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CS 234 (31)
Lecture

notes06a.pdf

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Department
Computer Science
Course Code
CS 234
Professor
Robert Sproule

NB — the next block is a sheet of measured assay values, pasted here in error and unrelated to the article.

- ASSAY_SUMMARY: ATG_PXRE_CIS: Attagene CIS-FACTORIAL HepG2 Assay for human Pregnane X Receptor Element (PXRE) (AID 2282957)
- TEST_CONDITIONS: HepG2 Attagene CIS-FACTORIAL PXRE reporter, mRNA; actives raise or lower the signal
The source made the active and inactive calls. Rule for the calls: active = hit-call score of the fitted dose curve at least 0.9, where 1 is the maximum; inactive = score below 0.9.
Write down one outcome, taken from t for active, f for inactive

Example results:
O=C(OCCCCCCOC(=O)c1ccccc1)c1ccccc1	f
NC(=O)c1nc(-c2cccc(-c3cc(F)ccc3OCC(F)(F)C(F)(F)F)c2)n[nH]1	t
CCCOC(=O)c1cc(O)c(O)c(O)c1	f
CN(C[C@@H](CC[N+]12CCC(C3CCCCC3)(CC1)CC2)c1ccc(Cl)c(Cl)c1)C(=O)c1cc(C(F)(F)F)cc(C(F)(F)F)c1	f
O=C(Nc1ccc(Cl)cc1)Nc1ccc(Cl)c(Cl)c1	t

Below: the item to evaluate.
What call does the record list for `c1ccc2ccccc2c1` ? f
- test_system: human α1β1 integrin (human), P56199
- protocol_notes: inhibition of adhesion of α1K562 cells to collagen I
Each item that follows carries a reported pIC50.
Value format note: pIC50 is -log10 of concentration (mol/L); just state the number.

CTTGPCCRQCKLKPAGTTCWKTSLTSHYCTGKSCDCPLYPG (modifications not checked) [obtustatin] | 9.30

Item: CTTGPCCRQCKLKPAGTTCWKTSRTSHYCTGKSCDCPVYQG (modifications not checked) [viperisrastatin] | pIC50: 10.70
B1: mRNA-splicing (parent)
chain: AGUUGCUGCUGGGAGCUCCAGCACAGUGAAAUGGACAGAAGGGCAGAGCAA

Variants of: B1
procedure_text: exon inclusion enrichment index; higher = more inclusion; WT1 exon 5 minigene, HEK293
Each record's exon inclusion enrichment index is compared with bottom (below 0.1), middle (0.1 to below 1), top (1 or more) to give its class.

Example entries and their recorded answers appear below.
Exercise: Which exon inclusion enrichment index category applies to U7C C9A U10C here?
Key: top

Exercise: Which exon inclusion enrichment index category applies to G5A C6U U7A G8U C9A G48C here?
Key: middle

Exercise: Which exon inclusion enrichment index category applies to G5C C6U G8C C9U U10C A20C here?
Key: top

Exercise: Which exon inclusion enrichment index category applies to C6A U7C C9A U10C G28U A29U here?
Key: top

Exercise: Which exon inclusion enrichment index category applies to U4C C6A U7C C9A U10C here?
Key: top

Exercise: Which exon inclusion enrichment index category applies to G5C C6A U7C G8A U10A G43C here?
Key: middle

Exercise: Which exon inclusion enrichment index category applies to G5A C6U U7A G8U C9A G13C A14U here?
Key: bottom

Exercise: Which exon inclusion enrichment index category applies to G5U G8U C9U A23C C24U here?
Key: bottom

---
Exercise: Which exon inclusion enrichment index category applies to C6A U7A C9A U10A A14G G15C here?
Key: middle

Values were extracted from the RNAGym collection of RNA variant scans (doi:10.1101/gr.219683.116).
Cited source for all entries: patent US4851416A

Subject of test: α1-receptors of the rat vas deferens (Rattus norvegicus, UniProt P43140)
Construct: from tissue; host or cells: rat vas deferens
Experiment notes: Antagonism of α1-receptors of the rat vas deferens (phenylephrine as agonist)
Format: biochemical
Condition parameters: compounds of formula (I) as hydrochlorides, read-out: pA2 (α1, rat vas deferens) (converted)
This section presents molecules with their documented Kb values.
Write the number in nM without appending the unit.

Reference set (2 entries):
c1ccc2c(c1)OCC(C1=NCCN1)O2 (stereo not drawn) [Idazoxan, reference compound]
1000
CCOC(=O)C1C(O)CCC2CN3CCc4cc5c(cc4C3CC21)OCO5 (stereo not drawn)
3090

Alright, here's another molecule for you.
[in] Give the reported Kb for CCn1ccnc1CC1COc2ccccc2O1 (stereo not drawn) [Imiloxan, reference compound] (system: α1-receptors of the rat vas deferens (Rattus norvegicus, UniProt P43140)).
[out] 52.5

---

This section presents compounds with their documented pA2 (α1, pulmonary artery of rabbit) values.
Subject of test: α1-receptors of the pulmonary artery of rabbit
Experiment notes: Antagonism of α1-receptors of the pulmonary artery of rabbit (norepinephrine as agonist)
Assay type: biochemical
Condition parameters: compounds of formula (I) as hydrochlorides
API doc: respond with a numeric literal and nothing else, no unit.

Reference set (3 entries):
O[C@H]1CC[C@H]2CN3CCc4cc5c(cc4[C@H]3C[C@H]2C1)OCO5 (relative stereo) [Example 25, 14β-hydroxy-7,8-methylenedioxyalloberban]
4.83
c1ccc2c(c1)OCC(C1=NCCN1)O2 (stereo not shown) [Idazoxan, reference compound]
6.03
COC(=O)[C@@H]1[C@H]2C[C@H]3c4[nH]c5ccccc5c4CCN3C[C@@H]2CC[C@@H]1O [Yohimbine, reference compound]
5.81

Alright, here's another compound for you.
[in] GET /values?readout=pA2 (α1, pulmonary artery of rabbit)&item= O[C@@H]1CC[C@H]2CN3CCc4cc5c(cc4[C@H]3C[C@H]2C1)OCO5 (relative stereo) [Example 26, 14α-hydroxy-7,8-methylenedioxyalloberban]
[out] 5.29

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Lecture 6 - May 23, 2013 Chapter 4– Algorithm Analysis Algorithm: It is a sequence of well-define steps for solving a given problem. Inputs -> Algorithm -> Outputs For a problem P, we may have multiple algorithms. For every algorithm A, we may havemultiple implementations. How do we assess the efficiency of A? Experimentation • Implement and run • Influenced by processor, memory, OS, complier, PL… • You cannot test for all inputs Complexity Analysis (pencil and paper approach) • Examine the algorithm • Implementation independent • Considers all input instances Example: Write an algorithm to find the sum of the first n numbers Solution 1: Solution 2: Random Access Machine (RAM) Model • Memory accesses take constant time • Primitive operations take constant time o Comparisons o Arithmetic operations o Assignment Measuring Time Complexity • Given the size of input n • Sum the number of memory accesses • Sum the number of primitive operations in the algorithm • Derive a formula T(n) T(n) is approximately the number of steps in the algorithm in terms of the input size. Analysis Types • Worst case – most common approach, simpler, crucial • Best case – Almost always faster on certain inputs • Average case – difficult Big-O Notation (AsymptoticNotation) • Approximates time complexity of algorithms • Given a function T(n), T(n) is O(f(n)) if there exists a function f(n) such that T(n) ≤ c.f(n) for some c > 0 and some m > 0, n ≥ m where m is a sufficiently large value for n. T(n) = 1 + n + 1 = n + 2 T(n) is O(f(n)) – T(n) is bounded from above by f(n) Determining the time complexity Considerations when calculating T(n) • Most interested in the dominant term • Group together similar expressions • For a loop - Determine the # of iterations T(n) = 1
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